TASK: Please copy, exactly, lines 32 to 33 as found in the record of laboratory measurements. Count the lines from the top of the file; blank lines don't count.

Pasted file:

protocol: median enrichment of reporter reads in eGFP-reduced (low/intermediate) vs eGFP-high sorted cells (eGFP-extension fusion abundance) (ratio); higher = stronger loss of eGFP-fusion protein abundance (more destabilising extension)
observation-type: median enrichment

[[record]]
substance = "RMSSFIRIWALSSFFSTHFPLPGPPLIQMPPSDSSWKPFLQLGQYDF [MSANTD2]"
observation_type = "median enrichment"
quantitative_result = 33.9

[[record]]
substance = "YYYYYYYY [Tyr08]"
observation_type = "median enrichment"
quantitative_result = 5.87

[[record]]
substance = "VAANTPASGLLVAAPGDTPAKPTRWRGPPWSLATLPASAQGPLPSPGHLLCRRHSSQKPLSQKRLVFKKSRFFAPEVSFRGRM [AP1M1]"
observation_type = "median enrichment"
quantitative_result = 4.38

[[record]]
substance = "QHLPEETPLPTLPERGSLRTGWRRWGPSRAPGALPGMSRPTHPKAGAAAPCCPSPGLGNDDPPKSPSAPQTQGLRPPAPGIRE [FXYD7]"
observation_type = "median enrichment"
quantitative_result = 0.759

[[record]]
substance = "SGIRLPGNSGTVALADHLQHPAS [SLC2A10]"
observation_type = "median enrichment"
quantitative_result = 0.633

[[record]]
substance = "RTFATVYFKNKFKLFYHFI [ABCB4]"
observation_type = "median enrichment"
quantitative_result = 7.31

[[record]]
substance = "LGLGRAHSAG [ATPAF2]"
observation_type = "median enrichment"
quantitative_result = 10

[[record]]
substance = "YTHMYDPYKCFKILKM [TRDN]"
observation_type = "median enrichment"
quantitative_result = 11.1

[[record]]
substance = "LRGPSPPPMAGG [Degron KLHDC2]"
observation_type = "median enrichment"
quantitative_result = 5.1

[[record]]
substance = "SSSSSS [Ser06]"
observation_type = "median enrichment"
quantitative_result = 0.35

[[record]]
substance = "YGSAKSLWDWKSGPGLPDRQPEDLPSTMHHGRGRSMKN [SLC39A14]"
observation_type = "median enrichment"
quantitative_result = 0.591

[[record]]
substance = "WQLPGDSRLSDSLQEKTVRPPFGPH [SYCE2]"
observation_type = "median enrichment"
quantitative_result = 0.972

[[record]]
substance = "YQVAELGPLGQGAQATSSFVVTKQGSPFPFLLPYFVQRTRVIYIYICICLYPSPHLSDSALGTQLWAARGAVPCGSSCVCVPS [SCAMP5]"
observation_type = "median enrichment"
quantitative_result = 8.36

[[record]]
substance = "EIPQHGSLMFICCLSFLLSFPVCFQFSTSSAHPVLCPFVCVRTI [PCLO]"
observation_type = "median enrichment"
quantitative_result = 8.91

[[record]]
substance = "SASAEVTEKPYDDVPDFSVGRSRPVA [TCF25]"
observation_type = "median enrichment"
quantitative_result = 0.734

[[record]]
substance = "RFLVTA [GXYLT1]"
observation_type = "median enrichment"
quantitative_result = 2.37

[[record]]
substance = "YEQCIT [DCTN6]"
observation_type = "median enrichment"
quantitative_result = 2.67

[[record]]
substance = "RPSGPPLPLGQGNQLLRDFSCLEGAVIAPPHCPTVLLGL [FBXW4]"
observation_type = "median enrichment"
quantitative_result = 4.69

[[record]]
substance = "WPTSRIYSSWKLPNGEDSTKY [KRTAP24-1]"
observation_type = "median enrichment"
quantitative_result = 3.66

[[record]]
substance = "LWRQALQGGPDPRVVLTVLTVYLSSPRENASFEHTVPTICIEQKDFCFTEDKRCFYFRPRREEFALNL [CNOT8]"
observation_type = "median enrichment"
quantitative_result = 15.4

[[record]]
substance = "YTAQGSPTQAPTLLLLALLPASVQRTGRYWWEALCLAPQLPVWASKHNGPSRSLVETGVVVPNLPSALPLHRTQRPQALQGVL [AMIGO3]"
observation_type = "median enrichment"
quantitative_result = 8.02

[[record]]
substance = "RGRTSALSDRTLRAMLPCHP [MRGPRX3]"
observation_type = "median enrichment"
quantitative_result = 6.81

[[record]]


substance = "YTHMYDPYKCFKILKM [TRDN]"
observation_type = "median enrichment"